6 June 2012, 10:35
For the Aurora update that's happening this week we have some major changes under the hood for the Web Console.
Async Web Console
Work on making the Web Console UI async, decoupled from all the error and network listeners, started in July last year (bug 673148). Even if it took almost one year to get this bug fixed, I worked on these patches for about 3 months (loosely summing up the total days of work spent on this specific bug).
Back in those months we strongly pushed for various developer tools to land and get enabled by default in Firefox. I've been working a lot on the source editor which was needed for the Style Editor, the JS debugger and Scratchpad. Work on the Web Console was on and off.
There was modest to good progress for the Web Console async work until around September - October when Mozilla's electrolysis project was re-prioritized. The initial work on the patch started out with the goal of making the Web Console ready for e10s. When priorities changed, I went back to source editor work which was higher priority at that point.
In January - February a really brave and courageous contributor, Sonny Piers, took the huge patch and rebased it. His efforts were commendable given the size and complexity of the work that was going on. Thank you Sonny!
In March I resumed work and I strongly focused on completing the async patches. Last week the last patch landed in the nightly builds of Firefox.
What changed? Most of the Web Console was implemented in a single file,
It had everything - from UI code to all the error and network listeners and stuff for the
We have now broken that code into separate scripts with the goal to leave
HUDService.jsm as the script that implements only the UI. The new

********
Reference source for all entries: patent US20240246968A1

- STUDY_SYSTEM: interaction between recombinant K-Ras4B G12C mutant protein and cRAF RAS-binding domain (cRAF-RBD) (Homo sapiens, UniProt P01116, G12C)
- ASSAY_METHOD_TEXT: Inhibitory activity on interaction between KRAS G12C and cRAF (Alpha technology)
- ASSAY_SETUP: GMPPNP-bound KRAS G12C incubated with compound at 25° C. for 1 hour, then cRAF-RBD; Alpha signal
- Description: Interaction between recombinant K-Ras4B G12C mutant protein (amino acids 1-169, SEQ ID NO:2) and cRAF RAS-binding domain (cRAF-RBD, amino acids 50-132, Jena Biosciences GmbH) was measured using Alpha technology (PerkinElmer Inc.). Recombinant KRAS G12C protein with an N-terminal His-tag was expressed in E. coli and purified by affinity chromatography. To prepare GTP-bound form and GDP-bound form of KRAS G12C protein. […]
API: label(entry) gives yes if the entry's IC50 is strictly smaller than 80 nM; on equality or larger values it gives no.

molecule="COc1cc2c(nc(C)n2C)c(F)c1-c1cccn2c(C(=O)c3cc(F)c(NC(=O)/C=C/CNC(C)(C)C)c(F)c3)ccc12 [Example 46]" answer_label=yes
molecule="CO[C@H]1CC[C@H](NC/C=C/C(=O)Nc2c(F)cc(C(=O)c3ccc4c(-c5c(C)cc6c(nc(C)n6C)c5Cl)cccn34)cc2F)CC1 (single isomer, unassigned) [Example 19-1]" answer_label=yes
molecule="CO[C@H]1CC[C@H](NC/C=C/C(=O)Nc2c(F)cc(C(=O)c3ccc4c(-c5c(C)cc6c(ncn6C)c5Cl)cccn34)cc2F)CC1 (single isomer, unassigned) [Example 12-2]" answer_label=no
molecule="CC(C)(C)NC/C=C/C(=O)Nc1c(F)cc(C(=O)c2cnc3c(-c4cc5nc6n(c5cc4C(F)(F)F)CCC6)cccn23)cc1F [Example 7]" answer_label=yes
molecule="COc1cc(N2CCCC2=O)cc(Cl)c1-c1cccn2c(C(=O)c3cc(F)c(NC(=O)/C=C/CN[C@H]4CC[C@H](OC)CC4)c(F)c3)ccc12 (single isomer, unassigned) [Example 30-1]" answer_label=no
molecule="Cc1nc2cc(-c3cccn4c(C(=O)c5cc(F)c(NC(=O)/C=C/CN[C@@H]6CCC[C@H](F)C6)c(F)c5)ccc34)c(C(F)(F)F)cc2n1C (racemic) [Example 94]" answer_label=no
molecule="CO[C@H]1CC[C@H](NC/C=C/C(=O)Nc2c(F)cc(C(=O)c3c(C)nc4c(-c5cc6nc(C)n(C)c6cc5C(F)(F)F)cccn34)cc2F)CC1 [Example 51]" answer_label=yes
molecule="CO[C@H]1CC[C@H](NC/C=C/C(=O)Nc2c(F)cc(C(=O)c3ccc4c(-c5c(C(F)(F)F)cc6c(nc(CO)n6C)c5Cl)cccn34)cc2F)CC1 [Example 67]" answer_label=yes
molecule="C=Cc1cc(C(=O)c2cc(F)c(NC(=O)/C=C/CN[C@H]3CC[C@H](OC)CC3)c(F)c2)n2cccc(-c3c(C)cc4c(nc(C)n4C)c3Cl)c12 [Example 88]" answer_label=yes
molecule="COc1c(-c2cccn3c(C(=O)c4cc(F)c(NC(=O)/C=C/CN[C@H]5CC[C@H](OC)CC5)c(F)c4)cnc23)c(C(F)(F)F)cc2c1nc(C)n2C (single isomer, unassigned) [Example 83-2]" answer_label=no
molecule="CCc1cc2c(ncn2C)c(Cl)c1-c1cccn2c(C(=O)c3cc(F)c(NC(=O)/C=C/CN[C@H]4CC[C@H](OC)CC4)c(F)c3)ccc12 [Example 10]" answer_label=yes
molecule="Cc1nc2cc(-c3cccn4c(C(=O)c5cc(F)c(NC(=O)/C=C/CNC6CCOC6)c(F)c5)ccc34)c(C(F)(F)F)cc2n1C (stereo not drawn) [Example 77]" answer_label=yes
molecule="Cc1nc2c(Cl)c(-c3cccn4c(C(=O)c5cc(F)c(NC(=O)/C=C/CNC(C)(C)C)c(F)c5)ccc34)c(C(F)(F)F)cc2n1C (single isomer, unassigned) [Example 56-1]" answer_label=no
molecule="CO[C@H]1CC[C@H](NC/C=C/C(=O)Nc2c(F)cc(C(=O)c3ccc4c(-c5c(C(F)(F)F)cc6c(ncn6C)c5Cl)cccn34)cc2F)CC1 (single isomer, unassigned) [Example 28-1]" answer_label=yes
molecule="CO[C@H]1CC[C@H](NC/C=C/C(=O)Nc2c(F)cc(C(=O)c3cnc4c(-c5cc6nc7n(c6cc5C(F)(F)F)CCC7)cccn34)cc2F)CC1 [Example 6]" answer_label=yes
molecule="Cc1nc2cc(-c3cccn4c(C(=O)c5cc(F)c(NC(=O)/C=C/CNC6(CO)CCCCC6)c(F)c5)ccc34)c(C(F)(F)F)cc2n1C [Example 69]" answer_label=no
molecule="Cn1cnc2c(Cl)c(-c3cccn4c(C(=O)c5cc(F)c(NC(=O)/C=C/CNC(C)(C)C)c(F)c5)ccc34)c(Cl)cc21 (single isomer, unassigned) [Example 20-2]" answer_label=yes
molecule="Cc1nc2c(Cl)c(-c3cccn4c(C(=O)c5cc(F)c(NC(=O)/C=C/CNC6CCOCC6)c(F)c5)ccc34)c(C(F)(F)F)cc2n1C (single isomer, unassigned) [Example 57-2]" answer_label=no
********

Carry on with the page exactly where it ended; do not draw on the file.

implements all the listeners, all the "backend stuff". The UI code must no longer directly access the content window and
objects from the content document.
Why? This work allows us to move to the remote debug protocol and to have the Web Console UI connect to your Firefox Mobile or B2G device where all the error and network listeners are instanced. This work paves the way to a remotable Web Console.
The added benefit is that the async-ness had some modest performance benefits to content scripts (pages) that used the
window.console API - a call to any method no longer had to wait for the Web Console UI parts to update.
In the future other Firefox components and extensions can build different UIs on top of the data collected by the
- Focus, focus and focus! Given big projects one must not try to do everything else.
- Do not underestimate the time it takes to polish working code, to make it ready for review. I had working code in September-October, but getting it "done" took quite more.
- Make sure your manager is aware there's a ton of work to do on your project. There's high temptation to be nice and be helpful and do a lot of other work in between. ;)
- Aggressively split your work into smaller chunks.
- Be lazy - avoid doing work you don't need to do for the given goal project.
Thanks go to Rob Campbell, Dave Camp, Felipe Gomez, Ms2ger, Joe Walker, Sonny Piers and everyone else who contributed to getting these patches to be ready to land.